To be human is to be lonely. I am speaking of a loneliness which exists even when we are surrounded by others. It is rooted in the anxiety we feel in the face of our vulnerability. It is rooted in our secret shame – a sense of being bad, flawed, or worthless. It may follow from a being unseen or misunderstood. It may be there when we feel assaulted by the world. Ultimately then our loneliness, whatever its particulars, is rooted in our human condition. Some philosophers have romanticised this problem, painting life as unquestionably bleak and recommending a heroic posture in the face of despair. Alternatively hedonistic outlooks seek to sooth the pain with pleasure or comfort or the image of security. But these answers simply reflect and reinforce the problem. They themselves are bleak. There is another way which is good, which is meaningful, but which is also more demanding. I am reminded of Flaubert’s words: “The most glorious moments in your life are not the so-called days of success, but rather those days when out of dejection and despair you feel rise in you a challenge to life.”
It is tempting to rush for a solution to loneliness because we want to protect ourselves from its pain. This tendency is almost mechanical; we all have psychological defences by which we distract, dull, or blind ourselves in an attempt at self-protection. But the trouble with blinding or numbing defences is they make us blind or numb to other things also. For example, to the full reality of others. Then, in our understandable cowardice and desperation, we reduce others to tools which serve to distract us or make us feel good. When others fail to serve this function we may imagine that they have wronged us or let us down, and so we experience a doubling of loneliness. In rushing from loneliness as quickly and mindlessly as possible we have become even more isolated from others and from a good life.
The motivation for today’s reflection is the thought that loneliness, despite its pain, has valuable meanings that we can decipher. I called loneliness a gift because, by turning inwards with courage and patience, we can discover something more to life by means of it. If in that moment when we would usually become defensive, we choose instead to maintain a steady gaze, then we become more free. More free to see ourselves and others as they are. More free to find meaning. Meaning is not rigid. It is the consequence of discovery and creation; of effortful attention which discerns possibilities. In the case of loneliness we are talking about a problem of isolation from others, where to run from vulnerability is to withdraw even deeper into the self. Such behaviour reduces us to somebody who, in their pain, is different to others. Feelings like envy and bitterness ensue. But when we look into the heart of our loneliness we can come, alternatively, to see that it is a shared condition. It is the human condition. Now we experience our pain in a different way.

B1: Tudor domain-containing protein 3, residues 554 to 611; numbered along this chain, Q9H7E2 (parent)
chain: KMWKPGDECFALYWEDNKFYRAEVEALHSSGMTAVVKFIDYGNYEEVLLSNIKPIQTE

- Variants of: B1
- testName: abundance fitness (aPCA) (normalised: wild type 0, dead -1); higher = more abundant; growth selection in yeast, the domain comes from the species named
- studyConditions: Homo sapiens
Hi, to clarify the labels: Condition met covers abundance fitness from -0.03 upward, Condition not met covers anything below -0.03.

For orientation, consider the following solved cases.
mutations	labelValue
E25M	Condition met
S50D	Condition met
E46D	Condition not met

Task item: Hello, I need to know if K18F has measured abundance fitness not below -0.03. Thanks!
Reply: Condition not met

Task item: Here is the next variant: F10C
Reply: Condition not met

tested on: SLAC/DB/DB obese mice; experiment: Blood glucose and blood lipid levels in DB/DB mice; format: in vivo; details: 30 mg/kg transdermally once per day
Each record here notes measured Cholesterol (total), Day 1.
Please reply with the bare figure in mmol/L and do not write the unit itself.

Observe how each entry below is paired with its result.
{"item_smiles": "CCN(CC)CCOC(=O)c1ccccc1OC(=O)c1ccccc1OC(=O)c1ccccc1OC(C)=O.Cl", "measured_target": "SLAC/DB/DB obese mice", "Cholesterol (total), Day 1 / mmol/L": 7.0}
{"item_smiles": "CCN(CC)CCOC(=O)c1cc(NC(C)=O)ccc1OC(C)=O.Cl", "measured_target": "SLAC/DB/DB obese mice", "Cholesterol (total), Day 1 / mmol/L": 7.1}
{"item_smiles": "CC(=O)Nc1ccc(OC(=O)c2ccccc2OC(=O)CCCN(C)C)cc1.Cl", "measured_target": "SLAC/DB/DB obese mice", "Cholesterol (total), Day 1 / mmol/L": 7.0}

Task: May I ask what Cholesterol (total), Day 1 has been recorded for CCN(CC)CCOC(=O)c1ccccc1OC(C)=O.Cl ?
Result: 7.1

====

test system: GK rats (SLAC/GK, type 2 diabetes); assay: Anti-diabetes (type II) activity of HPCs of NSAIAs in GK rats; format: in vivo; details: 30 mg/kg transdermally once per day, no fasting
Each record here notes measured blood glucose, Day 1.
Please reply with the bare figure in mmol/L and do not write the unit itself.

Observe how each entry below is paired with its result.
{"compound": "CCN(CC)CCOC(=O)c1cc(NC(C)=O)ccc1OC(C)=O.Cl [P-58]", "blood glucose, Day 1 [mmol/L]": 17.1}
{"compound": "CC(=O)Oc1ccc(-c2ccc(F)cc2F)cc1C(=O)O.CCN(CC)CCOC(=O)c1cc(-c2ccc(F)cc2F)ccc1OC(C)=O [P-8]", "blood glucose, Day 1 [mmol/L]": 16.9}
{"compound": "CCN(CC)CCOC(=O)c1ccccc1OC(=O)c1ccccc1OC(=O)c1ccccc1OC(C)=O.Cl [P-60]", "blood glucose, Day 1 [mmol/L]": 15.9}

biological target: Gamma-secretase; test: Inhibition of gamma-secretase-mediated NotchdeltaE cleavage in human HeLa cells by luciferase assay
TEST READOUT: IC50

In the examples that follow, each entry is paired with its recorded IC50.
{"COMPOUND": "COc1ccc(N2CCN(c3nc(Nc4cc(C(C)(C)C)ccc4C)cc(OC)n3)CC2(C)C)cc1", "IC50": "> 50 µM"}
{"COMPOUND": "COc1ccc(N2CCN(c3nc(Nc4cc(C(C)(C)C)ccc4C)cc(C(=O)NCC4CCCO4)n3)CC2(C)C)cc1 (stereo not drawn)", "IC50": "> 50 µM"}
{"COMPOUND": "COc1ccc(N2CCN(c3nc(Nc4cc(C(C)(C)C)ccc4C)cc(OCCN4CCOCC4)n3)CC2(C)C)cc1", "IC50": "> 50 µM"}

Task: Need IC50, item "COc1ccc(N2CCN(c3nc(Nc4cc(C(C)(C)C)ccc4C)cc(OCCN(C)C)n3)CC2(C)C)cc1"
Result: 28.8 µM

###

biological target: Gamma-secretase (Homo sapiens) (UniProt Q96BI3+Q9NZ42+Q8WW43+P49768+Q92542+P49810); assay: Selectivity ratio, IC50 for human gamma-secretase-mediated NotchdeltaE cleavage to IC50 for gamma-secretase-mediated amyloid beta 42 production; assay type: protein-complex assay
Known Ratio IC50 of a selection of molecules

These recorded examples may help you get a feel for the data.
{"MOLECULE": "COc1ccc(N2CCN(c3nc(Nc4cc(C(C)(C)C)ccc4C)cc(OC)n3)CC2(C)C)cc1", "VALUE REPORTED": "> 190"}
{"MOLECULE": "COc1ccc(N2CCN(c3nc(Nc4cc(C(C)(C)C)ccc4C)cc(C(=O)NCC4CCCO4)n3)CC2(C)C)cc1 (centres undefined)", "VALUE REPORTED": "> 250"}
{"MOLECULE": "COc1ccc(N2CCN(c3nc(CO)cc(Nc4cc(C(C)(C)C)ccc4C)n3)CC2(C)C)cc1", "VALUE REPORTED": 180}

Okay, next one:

When we experience our pain as the pain of being human, we transform our vision of who we are and what matters. A sense of solidarity ensues, as I come to recognise my struggles as ultimately shared with all human beings. If I say yes to this insight, then I now struggle not only for myself, but also alongside, and on behalf of, all others. This is not some theoretical idea but rather something we feel in our bones when we consent to this path. We feel a sense of brotherhood and sisterhood with our fellow vulnerable members of the human family. According to this vision, what is deepest and most inward in me is at the same time universal. It connects me with all others. Our painful loneliness becomes a paradoxical gift.
"Attention," writes Simone Weil, "is the rarest and purest form of generosity." I am suggesting that it is not only generosity for the other, but also that our giving is a gift that returns immediately to us. The distance between ourselves and others diminishes. Such love transcends our individuality and so lifts us above our painful isolation.
Author: Matthew Bishop
Image: Nigel Van Wieck
My name is Matthew Bishop. I am a counsellor, with a background in philosophy. I have spent years exploring how philosophy enters into therapy, both theoretically and practically. One of my big influences is existential therapy. Although uploaded here recently, these are reflections written at different times over the last ten years.